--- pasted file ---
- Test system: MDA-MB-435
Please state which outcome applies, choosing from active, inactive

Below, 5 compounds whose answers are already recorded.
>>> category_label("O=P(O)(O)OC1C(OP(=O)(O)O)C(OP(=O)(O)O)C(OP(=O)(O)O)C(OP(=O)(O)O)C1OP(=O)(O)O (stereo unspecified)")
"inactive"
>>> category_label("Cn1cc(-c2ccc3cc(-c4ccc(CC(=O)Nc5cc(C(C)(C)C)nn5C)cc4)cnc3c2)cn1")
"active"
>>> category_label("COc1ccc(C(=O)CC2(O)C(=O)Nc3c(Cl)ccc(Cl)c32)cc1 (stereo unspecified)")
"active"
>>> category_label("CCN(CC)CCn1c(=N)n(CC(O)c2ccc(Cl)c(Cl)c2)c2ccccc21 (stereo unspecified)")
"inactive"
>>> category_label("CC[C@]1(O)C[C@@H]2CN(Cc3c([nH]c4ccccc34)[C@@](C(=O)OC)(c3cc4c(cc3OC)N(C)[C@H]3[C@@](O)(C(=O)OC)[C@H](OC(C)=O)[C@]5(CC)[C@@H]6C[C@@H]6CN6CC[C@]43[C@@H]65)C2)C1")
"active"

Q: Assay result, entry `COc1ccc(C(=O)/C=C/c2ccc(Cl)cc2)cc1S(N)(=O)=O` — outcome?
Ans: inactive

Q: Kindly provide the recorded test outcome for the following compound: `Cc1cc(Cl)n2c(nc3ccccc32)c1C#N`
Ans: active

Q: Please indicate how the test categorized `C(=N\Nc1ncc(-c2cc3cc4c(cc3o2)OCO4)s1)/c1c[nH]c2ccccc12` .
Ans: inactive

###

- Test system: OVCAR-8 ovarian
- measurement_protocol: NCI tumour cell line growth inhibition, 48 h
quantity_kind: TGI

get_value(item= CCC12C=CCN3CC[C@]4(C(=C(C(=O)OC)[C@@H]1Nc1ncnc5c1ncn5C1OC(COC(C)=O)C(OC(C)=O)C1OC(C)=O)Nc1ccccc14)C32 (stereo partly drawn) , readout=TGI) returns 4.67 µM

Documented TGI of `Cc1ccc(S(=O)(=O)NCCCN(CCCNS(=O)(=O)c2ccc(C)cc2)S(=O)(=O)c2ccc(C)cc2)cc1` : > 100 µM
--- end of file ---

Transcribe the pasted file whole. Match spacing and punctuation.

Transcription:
- Test system: MDA-MB-435
Please state which outcome applies, choosing from active, inactive

Below, 5 compounds whose answers are already recorded.
>>> category_label("O=P(O)(O)OC1C(OP(=O)(O)O)C(OP(=O)(O)O)C(OP(=O)(O)O)C(OP(=O)(O)O)C1OP(=O)(O)O (stereo unspecified)")
"inactive"
>>> category_label("Cn1cc(-c2ccc3cc(-c4ccc(CC(=O)Nc5cc(C(C)(C)C)nn5C)cc4)cnc3c2)cn1")
"active"
>>> category_label("COc1ccc(C(=O)CC2(O)C(=O)Nc3c(Cl)ccc(Cl)c32)cc1 (stereo unspecified)")
"active"
>>> category_label("CCN(CC)CCn1c(=N)n(CC(O)c2ccc(Cl)c(Cl)c2)c2ccccc21 (stereo unspecified)")
"inactive"
>>> category_label("CC[C@]1(O)C[C@@H]2CN(Cc3c([nH]c4ccccc34)[C@@](C(=O)OC)(c3cc4c(cc3OC)N(C)[C@H]3[C@@](O)(C(=O)OC)[C@H](OC(C)=O)[C@]5(CC)[C@@H]6C[C@@H]6CN6CC[C@]43[C@@H]65)C2)C1")
"active"

Q: Assay result, entry `COc1ccc(C(=O)/C=C/c2ccc(Cl)cc2)cc1S(N)(=O)=O` — outcome?
Ans: inactive

Q: Kindly provide the recorded test outcome for the following compound: `Cc1cc(Cl)n2c(nc3ccccc32)c1C#N`
Ans: active

Q: Please indicate how the test categorized `C(=N\Nc1ncc(-c2cc3cc4c(cc3o2)OCO4)s1)/c1c[nH]c2ccccc12` .
Ans: inactive

###

- Test system: OVCAR-8 ovarian
- measurement_protocol: NCI tumour cell line growth inhibition, 48 h
quantity_kind: TGI

get_value(item= CCC12C=CCN3CC[C@]4(C(=C(C(=O)OC)[C@@H]1Nc1ncnc5c1ncn5C1OC(COC(C)=O)C(OC(C)=O)C1OC(C)=O)Nc1ccccc14)C32 (stereo partly drawn) , readout=TGI) returns 4.67 µM

Documented TGI of `Cc1ccc(S(=O)(=O)NCCCN(CCCNS(=O)(=O)c2ccc(C)cc2)S(=O)(=O)c2ccc(C)cc2)cc1` : > 100 µM